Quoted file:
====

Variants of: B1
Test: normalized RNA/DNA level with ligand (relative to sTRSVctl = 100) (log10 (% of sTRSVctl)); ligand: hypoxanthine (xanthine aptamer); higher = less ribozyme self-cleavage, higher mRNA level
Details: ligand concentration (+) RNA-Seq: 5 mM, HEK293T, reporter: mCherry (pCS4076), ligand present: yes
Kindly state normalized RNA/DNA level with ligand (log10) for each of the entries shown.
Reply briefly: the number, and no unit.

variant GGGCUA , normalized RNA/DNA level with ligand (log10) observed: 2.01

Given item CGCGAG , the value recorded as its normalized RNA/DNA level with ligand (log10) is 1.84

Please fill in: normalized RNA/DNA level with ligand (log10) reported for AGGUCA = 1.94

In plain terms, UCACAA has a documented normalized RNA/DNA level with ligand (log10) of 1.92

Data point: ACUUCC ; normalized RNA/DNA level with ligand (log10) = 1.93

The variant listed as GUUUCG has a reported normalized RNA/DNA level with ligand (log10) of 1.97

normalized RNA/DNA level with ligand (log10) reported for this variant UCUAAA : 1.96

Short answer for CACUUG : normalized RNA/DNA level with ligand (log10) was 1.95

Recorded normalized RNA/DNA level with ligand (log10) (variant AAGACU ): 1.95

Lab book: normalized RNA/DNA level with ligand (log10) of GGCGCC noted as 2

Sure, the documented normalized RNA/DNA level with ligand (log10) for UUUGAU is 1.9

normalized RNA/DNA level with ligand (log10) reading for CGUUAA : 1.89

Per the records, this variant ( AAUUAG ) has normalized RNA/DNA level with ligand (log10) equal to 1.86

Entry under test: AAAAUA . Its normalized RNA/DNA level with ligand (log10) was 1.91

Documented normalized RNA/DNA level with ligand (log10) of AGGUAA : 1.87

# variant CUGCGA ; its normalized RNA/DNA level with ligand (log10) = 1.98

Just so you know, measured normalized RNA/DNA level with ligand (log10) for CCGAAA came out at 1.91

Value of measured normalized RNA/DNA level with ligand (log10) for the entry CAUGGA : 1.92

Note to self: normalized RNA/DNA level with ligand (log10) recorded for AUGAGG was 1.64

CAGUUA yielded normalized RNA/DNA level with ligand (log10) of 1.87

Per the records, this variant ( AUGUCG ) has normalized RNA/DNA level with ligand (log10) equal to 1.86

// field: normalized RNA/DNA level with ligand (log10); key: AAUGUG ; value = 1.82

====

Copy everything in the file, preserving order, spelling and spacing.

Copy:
Variants of: B1
Test: normalized RNA/DNA level with ligand (relative to sTRSVctl = 100) (log10 (% of sTRSVctl)); ligand: hypoxanthine (xanthine aptamer); higher = less ribozyme self-cleavage, higher mRNA level
Details: ligand concentration (+) RNA-Seq: 5 mM, HEK293T, reporter: mCherry (pCS4076), ligand present: yes
Kindly state normalized RNA/DNA level with ligand (log10) for each of the entries shown.
Reply briefly: the number, and no unit.

variant GGGCUA , normalized RNA/DNA level with ligand (log10) observed: 2.01

Given item CGCGAG , the value recorded as its normalized RNA/DNA level with ligand (log10) is 1.84

Please fill in: normalized RNA/DNA level with ligand (log10) reported for AGGUCA = 1.94

In plain terms, UCACAA has a documented normalized RNA/DNA level with ligand (log10) of 1.92

Data point: ACUUCC ; normalized RNA/DNA level with ligand (log10) = 1.93

The variant listed as GUUUCG has a reported normalized RNA/DNA level with ligand (log10) of 1.97

normalized RNA/DNA level with ligand (log10) reported for this variant UCUAAA : 1.96

Short answer for CACUUG : normalized RNA/DNA level with ligand (log10) was 1.95

Recorded normalized RNA/DNA level with ligand (log10) (variant AAGACU ): 1.95

Lab book: normalized RNA/DNA level with ligand (log10) of GGCGCC noted as 2

Sure, the documented normalized RNA/DNA level with ligand (log10) for UUUGAU is 1.9

normalized RNA/DNA level with ligand (log10) reading for CGUUAA : 1.89

Per the records, this variant ( AAUUAG ) has normalized RNA/DNA level with ligand (log10) equal to 1.86

Entry under test: AAAAUA . Its normalized RNA/DNA level with ligand (log10) was 1.91

Documented normalized RNA/DNA level with ligand (log10) of AGGUAA : 1.87

# variant CUGCGA ; its normalized RNA/DNA level with ligand (log10) = 1.98

Just so you know, measured normalized RNA/DNA level with ligand (log10) for CCGAAA came out at 1.91

Value of measured normalized RNA/DNA level with ligand (log10) for the entry CAUGGA : 1.92

Note to self: normalized RNA/DNA level with ligand (log10) recorded for AUGAGG was 1.64

CAGUUA yielded normalized RNA/DNA level with ligand (log10) of 1.87

Per the records, this variant ( AUGUCG ) has normalized RNA/DNA level with ligand (log10) equal to 1.86

// field: normalized RNA/DNA level with ligand (log10); key: AAUGUG ; value = 1.82